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Vitamin C – More Powerful Than You Know
 
 
When you think of Vitamin C, you most likely think about oranges or treating colds, but Vitamin C has more health benefits than you may imagine. The use of Vitamin C for improving health dates back to the 1700s, when citrus juice became an issued regulation to prevent scurvy for navy officers. In the 1880s British sailors began to use limes as their source of citrus (due to a Caribbean influence). This is also where the term “limeys”
originated (the practice of supplying rations of lime juice to British sailors). By the early 1900s scientists started to isolate the particular nutrient responsible for the healing of scurvy. In 1932 a British chemist isolated the substance called “hexuronic acid” and renamed it “ascorbic acid.” This substance is also known today as Vitamin C. Jump ahead to 1970 when chemist Linus Pauling wrote a book about Vitamin C and the common cold, after which, Vitamin C became a household name. Today, Vitamin C continues to be studied for its essential role in the body. Did you know that your body does not produce this vital vitamin, making it essential to get it through your diet? One of the most important functions of Vitamin C is in the formulation and repair of collagen (the connective tissue that holds the body's cells and tissues together). Collagen is a primary component of blood vessels, skin, tendons, and ligaments. Vitamin C also promotes the normal development of bones and teeth. Furthermore, it's needed for amino acid metabolism and the synthesis of hormones, including the thyroid hormone that controls the rate of metabolism in the body. Vitamin C also aids the absorption of iron and calcium. It has tremendous benefits as an antioxidant by protecting immune fighter cells and destroying free radicals that can cause disease. It even gives vitamin E a helping hand so it can function better. Vitamin C does such as good job at protection, it is often used as a natural preservative and prevents foods from discoloring. It can help with the common cold by reducing the severity of cold symptoms, acting as a natural antihistamine for allergies, and strengthens a compromised immune system. Did you know that your body uses Vitamin C to support your stress hormones and when you are under stress it uses large amounts of this vitamin to get back on track?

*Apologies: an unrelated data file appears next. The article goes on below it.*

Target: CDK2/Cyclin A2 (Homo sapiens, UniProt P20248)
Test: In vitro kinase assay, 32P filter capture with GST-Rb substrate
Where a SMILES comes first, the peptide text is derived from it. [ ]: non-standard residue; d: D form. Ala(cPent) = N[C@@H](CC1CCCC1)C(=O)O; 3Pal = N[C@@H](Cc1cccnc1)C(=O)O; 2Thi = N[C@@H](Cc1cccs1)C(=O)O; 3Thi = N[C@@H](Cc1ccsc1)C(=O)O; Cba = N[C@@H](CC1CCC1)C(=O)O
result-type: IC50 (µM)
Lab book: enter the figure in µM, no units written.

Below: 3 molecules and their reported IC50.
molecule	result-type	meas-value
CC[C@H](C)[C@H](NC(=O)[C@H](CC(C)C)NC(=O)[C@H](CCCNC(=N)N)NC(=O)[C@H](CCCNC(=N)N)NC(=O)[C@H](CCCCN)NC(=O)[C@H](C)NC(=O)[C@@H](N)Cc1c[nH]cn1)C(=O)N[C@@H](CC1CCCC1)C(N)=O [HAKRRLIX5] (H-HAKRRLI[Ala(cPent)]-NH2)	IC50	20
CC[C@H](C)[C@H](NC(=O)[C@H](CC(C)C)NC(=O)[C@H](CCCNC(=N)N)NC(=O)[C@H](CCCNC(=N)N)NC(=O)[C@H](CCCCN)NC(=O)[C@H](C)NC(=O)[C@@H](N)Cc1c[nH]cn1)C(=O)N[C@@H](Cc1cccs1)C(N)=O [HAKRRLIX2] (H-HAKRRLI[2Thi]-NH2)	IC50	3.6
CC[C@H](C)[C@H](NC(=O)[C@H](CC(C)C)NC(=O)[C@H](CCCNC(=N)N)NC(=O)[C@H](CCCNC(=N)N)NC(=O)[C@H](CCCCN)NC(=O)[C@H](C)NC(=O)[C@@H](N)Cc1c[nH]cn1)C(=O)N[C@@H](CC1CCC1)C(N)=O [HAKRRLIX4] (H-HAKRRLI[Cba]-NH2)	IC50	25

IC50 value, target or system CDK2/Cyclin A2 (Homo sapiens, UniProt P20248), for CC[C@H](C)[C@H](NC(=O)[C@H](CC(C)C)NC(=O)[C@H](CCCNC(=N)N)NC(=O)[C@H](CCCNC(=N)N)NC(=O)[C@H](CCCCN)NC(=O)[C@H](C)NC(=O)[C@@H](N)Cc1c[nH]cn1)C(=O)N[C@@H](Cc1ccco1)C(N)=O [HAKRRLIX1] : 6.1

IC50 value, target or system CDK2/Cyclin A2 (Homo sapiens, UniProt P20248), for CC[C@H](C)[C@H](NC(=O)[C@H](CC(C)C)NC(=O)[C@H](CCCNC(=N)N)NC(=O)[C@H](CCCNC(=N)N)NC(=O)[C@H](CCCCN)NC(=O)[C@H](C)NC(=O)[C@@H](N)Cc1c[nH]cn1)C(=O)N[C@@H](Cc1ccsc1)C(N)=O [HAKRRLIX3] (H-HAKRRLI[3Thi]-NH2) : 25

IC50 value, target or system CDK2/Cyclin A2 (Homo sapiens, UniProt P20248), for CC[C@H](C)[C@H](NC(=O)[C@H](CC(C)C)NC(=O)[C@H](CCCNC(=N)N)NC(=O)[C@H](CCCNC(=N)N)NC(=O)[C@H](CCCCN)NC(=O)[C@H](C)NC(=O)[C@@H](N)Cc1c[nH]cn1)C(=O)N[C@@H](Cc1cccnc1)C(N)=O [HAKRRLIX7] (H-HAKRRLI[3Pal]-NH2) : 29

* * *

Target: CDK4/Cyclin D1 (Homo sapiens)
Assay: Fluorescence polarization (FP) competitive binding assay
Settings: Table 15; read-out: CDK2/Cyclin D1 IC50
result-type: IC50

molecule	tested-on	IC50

What to Look for in a Vitamin C Supplement
 
 
Vitamin C is also known as ascorbic acid. Your body will not produce more acid by taking it. In fact, Vitamin C-rich foods, such as some citrus fruits, can be alkaline forming because your body naturally burns off any acids, mostly through urine output. However, to overcome any concerns for those that have acid reflux, kidney stones or gout and to help your body better absorb the Vitamin C, companies like Sisu will buffer the Vitamin C, providing a neutralizing effect. Sisu Ester-C® has created a unique line of Vitamin C supplements that are buffered with calcium ascorbic acid, providing support for up to 24 hours, better absorption and more bioavailability. Ester C is also non acid, making
it gentle on the digestive system. Sisu Ester C products have added bioflavonoids as well. Bioflavonoids not only help the absorption of the Vitamin C; they also have their own set of benefits for your immune health. Your Vitamin C requirements depend on your general health and the amount of Vitamin C foods you consume, as well as your stress levels. Sisu Ester C comes in powdered energy packages – Sisu Ester C Energy or Ester C capsules, powder or chewable. They also provide different versions for children. Stick to the label recommendations and keep your upper limit to no more than 2000 mg a day. When you consume more than this, it could have a laxative effect and cause an upset stomach, gas and diarrhea. Vitamin C supplements may also interact with certain medications, including nonsteroidal anti-inflammatory drugs, tetracycline, blood thinners, HIV medications, antacids and chemotherapy medications.
 
 
Resources
 
https://www.ncbi.nlm.nih.gov/pubmed/26353411
https://www.ncbi.nlm.nih.gov/pmc/articles/PMC4113757/
https://www.ncbi.nlm.nih.gov/pmc/articles/PMC2538426/
https://www.ncbi.nlm.nih.gov/pubmed/10543583
https://www.ncbi.nlm.nih.gov/pubmed/7365537
https://www.ncbi.nlm.nih.gov/pmc/articles/PMC4423646/
https://www.ncbi.nlm.nih.gov/pubmed/15605943
https://www.ncbi.nlm.nih.gov/pmc/articles/PMC2099400/
https://www.ncbi.nlm.nih.gov/pmc/articles/PMC3727637/
 
 
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